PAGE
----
There you'll find a genuinely unearthed 1920s novelty called My Brother Makes The Noises For The Talkies, the barely explicable I’m Gonna Bring A Watermelon To My Girl Tonight and the later but equally peculiar Stanshall/Eric Clapton (opens in new tab) collaboration Labio Dental Fricative. And who could live without the Bonzos’ version of Alley Oop?

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The Bonzo Dog Doo/Dah Band - Gorilla (Liberty, 1967) (opens in new tab)

The Bonzo Dog’s first album, a low-budget creation in which Stanshall played a major part, clearly shows how the band were determinedly divorcing themselves from their Temperance Seven trad raver roots, and instead moving in the direction of an ultra-British Mothers Of Invention.

Death Cab For Cutie is probably the most outstanding track, although Jazz, Delicious Hot, Disgusting Cold featured some of the most deliberately gruesome improvisations ever committed to vinyl as the Bonzos broke with the past. The record states: “Dedicated to Kong who must have been a great bloke”.

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Bonzo Dog Band - Tadpoles (Liberty, 1969) (opens in new tab)

The third Bonzo Dog Band album was primarily drawn from the material from their resident band gig on the TV show Do Not Adjust Your Set. The Neil Innes composition I’m The Urban Spaceman garnered most of the critical attention and became the band’s only hit single. 

But the final track, Canyons Of Your Mind, is beyond doubt one of Viv Stanshall’s best tunes from the Bonzo era in the way that it transcends psychedelic parody to almost become the real thing. The US version had a slightly different tracklisting from the UK version, oddly removing UK hit I’m The Urban Spaceman and adding the B side, Readymades.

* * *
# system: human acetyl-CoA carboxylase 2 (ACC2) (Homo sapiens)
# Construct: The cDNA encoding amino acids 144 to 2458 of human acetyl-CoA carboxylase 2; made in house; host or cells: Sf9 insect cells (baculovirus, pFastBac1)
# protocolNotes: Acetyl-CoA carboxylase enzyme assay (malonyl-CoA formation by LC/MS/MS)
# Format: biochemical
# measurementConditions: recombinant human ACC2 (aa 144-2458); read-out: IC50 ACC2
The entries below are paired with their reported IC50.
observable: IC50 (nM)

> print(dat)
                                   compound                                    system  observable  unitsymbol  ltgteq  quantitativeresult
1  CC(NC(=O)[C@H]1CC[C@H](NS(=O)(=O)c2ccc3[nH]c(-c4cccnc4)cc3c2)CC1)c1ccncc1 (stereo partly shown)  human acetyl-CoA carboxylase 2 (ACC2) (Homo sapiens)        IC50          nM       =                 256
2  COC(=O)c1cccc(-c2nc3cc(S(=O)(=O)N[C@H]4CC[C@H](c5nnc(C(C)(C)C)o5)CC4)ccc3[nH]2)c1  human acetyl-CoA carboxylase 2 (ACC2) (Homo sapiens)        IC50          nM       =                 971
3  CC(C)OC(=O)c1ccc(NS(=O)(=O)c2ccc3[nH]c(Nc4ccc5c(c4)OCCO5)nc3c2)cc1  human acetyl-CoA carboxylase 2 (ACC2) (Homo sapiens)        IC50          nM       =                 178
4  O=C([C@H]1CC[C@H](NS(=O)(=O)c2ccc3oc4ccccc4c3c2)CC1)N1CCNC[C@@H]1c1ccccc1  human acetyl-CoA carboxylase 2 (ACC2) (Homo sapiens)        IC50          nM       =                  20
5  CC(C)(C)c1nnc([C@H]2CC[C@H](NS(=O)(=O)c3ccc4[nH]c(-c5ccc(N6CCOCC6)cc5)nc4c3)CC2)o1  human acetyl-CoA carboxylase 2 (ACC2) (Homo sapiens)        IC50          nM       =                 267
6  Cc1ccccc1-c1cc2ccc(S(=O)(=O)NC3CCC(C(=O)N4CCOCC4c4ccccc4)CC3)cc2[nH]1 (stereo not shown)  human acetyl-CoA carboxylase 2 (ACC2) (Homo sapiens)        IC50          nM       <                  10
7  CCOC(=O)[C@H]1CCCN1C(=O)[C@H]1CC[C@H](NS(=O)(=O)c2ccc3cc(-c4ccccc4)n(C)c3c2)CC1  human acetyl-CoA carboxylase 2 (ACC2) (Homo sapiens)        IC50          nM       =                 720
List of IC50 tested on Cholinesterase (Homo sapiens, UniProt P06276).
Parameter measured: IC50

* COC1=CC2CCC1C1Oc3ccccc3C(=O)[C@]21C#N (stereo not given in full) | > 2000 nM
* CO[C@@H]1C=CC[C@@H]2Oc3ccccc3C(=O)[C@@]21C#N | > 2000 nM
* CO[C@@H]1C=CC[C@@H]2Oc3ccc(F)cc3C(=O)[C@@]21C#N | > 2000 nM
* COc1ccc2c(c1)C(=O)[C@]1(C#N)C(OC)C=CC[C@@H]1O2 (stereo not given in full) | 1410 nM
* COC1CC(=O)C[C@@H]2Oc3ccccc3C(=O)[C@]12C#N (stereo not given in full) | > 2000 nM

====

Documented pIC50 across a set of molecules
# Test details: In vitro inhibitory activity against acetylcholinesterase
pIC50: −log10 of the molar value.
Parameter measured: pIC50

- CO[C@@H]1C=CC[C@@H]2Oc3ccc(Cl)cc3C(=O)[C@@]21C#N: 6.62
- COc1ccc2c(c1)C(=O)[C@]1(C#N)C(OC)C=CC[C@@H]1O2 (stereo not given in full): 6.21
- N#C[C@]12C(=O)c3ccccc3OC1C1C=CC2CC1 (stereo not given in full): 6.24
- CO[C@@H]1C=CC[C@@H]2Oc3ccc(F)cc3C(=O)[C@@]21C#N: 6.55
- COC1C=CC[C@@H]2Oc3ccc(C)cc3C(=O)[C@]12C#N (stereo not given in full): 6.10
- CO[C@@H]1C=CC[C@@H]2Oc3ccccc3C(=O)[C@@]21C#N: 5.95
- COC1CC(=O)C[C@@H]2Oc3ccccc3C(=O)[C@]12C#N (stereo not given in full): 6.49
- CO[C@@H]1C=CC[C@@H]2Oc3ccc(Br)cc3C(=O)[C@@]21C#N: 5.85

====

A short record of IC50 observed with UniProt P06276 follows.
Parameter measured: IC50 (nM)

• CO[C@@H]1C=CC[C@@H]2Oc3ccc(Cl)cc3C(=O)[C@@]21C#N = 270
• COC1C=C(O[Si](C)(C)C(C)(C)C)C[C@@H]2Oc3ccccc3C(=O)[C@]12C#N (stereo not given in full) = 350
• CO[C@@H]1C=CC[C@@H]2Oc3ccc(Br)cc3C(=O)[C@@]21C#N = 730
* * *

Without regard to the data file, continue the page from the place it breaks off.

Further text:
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Bonzo Dog Band - Let’s Make Up And Be Friendly (United Artists, 1972) (opens in new tab)

The Bonzos’ fifth and final album was made under serious duress. The band had split, but United Artists Records made it clear that contractually they owed the label another album.

The resulting Let’s Make Up And Be Friendly wasn’t exactly dreadful, but the sense that none of the band really wanted to be there and they were cutting a redundant album permeates the entire work. The only real point of interest is the track Rawlinson End that features the first appearance of Sir Henry Rawlinson, who would later be more fully developed with John Peel for his show on Radio 1.

Plus one to avoid...

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Vivian Stanshall - Sir Henry at N’didi Kraal (United Artists, 1972) (opens in new tab)

In the second 1984 Rawlinson album (the fourth and final solo album by Stanshall) Sir Henry goes to Africa to locate a lost tribe, and it proves to be an unmitigated disaster both in fiction and fact.

Stanshall considered the record, almost all spoken word, to be sub-standard, and it was released without his permission or even his knowledge. Taking advantage of the fact that he was drunk, depressed and ill while making the album, the record company rushed it out, presumably to recoup their studio outlay in case his health – both mental and physical – deteriorated any further.

This feature was originally published in Classic Rock issue 185, in May 2013